Moreover, the relatively fixed mounting arrangement of jacket 44 in mass 66 has been found to contribute significantly to the improved result obtained from the novel process disclosed herein, by insuring that shock-wave energy is not dissipated or absorbed in displacing the mass comprising jacket 44 and its contents. Also, the impact pattern of shock waves on the workpiece is better controlled and more predictable by fixing the workpiece and its containing die components rather than leaving the entire mass to be violently thrown about by the explosive force of detonation.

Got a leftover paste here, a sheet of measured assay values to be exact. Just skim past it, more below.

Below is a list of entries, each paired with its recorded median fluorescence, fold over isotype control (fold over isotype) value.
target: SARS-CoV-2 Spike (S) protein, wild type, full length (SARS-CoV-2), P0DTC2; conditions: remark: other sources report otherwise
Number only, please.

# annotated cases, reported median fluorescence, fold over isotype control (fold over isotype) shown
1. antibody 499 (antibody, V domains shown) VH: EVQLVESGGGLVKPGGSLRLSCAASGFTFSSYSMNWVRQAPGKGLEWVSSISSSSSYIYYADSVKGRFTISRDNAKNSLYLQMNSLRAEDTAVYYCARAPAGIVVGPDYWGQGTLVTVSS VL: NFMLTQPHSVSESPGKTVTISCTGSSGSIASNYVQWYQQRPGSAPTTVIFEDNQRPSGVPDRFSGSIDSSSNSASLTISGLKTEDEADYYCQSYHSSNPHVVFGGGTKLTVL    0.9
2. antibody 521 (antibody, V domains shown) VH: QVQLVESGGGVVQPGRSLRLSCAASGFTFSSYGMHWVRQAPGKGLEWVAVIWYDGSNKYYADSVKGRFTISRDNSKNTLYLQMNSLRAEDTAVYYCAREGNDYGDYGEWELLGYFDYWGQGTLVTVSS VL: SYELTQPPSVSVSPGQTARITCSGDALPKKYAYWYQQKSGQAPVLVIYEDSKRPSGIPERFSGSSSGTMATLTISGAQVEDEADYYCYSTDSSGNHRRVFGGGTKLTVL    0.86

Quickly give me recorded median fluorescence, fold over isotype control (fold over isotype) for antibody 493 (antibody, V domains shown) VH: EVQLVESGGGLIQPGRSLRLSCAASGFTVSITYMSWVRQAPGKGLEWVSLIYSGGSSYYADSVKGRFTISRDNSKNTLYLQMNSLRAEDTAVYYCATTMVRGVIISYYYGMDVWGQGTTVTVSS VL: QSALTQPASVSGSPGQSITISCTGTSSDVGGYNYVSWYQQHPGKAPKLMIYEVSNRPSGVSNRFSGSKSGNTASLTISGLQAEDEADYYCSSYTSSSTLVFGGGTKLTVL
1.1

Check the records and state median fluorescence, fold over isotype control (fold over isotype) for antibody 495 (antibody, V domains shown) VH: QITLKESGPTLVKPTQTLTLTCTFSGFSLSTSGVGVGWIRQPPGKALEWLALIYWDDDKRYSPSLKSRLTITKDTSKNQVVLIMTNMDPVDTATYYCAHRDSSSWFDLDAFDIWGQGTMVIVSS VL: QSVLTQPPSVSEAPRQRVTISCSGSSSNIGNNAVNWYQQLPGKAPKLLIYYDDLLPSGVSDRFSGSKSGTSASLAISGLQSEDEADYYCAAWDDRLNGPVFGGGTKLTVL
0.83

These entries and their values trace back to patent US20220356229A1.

While all of the underlying reasons for the very significant result of the method and means disclosed herein are not in all respects readily acertainable, it has been found by actual experimentation that each of the several features contributes to this result. Thus, for example, the absence of discontinuous con-tour portion 52 on jacket 44 seems to cause occasional non-uniformity in the densification of billet 40 such as to result in stratification of billet 40, or planes of incipient failure in the final part particularly near the ends thereof. Also, excessive rigidity of the jacket such as by use of extremely hard steels or excessive wall thickness reduces the amount of densification achievable by the method disclosed herein. Ill-ustratively, a jacket 44 of 10 inches total length and two inches diameter, having a cavity of about 1% inches diameter resulting in a wall thickness of about /a inch, and made either from 1020 or 4340 ASTM steel has been found highly successful in producing compacted billets 40 of tungsten having 3 inches total length and /2inch dimeter.